There are bum worms removed with Scotch tape blended with saccharine tales of riding Snoopy the horse down to the river, and into the river. Or, in Jann-speak, when the horse is nowhere to be found, “following Snoopy’s nuggets, like Hansel and Gretel, but much more disgusting.”
Between “youth and its boundless, heartless atrocities” and the “horrible things that stick to the inside of your eyeballs,” we learn about her not-so-glamorous road to fame that forks and dead ends and U-turns when one least expects it. From babysitting for free beer to salmon fishing for much needed cash and clarity, to siphoning gas from her mom’s car so she can get her Pinto into town to make her first demo tape, there is great vulnerability and innocence in her path. When she gets slugged in the face while busking on a soggy day in Gastown, the punch is palpable. How she found the drive to persevere is admirable.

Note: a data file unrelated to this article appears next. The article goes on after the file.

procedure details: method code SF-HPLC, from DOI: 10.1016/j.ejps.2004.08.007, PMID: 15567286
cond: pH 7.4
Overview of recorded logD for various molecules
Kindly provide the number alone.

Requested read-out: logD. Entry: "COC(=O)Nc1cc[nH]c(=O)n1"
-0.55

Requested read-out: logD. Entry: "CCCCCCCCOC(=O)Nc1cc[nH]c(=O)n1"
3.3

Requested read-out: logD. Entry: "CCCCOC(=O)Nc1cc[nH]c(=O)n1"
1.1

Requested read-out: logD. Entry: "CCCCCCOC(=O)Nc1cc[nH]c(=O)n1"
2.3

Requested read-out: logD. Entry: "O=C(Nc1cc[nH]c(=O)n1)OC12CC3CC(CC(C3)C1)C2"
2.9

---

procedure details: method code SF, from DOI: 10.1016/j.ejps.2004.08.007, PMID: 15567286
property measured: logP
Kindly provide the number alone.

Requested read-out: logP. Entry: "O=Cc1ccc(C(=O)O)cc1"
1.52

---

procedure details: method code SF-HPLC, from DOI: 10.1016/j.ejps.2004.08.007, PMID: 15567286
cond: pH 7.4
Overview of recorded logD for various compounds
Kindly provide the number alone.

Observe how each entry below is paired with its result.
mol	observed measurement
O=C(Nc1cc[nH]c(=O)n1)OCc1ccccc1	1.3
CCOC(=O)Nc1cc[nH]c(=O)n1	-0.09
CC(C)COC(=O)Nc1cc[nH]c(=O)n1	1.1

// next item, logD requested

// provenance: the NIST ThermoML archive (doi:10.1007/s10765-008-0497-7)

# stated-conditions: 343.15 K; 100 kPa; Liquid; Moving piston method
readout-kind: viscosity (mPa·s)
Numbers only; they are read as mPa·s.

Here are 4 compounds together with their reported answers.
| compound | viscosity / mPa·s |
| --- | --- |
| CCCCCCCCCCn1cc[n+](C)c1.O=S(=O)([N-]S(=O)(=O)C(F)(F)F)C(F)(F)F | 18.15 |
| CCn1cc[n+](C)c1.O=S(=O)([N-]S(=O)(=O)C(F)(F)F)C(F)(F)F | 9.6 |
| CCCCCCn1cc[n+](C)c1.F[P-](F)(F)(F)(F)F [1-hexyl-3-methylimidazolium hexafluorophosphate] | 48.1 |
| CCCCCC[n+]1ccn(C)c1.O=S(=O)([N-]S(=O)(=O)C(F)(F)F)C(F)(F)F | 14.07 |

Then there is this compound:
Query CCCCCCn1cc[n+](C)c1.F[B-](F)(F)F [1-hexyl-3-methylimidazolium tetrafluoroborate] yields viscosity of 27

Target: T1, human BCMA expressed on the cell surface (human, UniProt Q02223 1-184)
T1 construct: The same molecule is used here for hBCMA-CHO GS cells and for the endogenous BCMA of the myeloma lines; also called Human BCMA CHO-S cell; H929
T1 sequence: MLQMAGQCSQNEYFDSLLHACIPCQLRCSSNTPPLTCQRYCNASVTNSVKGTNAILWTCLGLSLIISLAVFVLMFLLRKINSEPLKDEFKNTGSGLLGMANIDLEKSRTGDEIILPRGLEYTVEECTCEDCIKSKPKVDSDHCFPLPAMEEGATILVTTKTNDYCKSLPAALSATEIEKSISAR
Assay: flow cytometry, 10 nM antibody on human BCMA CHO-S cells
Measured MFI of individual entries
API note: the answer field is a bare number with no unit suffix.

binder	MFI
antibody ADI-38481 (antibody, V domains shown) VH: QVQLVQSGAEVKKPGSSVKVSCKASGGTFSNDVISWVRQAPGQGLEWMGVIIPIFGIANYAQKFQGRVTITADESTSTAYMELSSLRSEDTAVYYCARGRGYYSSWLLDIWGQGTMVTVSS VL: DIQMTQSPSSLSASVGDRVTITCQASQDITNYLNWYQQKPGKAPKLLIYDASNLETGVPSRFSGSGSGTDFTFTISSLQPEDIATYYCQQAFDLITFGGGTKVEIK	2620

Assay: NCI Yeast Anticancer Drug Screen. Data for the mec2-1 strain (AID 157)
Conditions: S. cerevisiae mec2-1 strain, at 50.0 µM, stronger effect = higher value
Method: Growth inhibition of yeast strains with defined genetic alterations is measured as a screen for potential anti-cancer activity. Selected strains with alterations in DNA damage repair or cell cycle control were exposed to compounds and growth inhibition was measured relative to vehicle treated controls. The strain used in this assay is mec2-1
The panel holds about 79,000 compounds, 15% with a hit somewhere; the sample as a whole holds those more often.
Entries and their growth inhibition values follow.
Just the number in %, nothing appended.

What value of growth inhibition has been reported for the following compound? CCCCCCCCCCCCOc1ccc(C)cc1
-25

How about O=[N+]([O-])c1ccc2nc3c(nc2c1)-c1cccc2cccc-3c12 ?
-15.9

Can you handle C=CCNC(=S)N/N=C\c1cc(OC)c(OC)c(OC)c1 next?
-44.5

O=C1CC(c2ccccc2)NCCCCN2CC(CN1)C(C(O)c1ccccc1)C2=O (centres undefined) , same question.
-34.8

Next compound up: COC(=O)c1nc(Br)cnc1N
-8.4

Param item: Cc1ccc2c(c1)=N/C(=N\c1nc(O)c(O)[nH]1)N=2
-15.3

Her pilgrimage to Vancouver, scratching out an existence in a crappy apartment (that was so hot “it could double as a Bikram yoga studio”) and boozing too much while trying to decipher life and its inertia becomes a career catalyst. All the hours spent surreptitiously playing her mom’s guitar, squirreled away in the basement, suddenly gain momentum. She’s gonna make it.
Falling Backwards is not a how-I-became-a-rock-star memoir. It’s a beautiful glimpse into a Prairie childhood and emergence, viewed by anecdotal snapshots that begin with sitting on the toilet with the Readers’ Digest Expanding Your Word Power. With a mom who keeps the toilets so clean you could make Jell-o in them.
Falling Backwards is a memoir that genuinely showcases the heart, guts and bones of a remarkable woman with a contagious, inspiring spirit. What might normally be a fireside or barstool confession, is plainly spilled out into her pages. It’s not sensationalism. It’s raw human emotion. It’s about an era. It’s about a ‘job’ not defining your being. She introduces us to a family that could have easily unravelled, but held fast, and knit themselves closer together. It’s about awkward youth, mistakes and acceptance. Her words provide solace and gratitude for life’s journey.
And it’s bloody funny. It’s Jann as we expect her.